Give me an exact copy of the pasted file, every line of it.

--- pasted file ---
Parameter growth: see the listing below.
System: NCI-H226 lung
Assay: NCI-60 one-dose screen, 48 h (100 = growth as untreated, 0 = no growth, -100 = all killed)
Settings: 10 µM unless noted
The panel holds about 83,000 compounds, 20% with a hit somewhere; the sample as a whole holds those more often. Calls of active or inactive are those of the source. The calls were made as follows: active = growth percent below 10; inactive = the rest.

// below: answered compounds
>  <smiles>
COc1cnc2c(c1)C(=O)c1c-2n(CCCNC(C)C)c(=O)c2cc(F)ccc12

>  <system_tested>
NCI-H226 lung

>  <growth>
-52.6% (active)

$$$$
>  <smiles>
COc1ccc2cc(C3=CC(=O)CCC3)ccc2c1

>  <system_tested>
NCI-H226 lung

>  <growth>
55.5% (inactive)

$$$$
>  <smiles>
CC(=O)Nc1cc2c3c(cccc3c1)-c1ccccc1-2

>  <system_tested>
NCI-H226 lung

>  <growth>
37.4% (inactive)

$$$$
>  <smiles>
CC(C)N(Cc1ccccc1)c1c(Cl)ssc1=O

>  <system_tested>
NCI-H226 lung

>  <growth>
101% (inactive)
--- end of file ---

Parameter growth: see the listing below.
System: NCI-H226 lung
Assay: NCI-60 one-dose screen, 48 h (100 = growth as untreated, 0 = no growth, -100 = all killed)
Settings: 10 µM unless noted
The panel holds about 83,000 compounds, 20% with a hit somewhere; the sample as a whole holds those more often. Calls of active or inactive are those of the source. The calls were made as follows: active = growth percent below 10; inactive = the rest.

// below: answered compounds
>  <smiles>
COc1cnc2c(c1)C(=O)c1c-2n(CCCNC(C)C)c(=O)c2cc(F)ccc12

>  <system_tested>
NCI-H226 lung

>  <growth>
-52.6% (active)

$$$$
>  <smiles>
COc1ccc2cc(C3=CC(=O)CCC3)ccc2c1

>  <system_tested>
NCI-H226 lung

>  <growth>
55.5% (inactive)

$$$$
>  <smiles>
CC(=O)Nc1cc2c3c(cccc3c1)-c1ccccc1-2

>  <system_tested>
NCI-H226 lung

>  <growth>
37.4% (inactive)

$$$$
>  <smiles>
CC(C)N(Cc1ccccc1)c1c(Cl)ssc1=O

>  <system_tested>
NCI-H226 lung

>  <growth>
101% (inactive)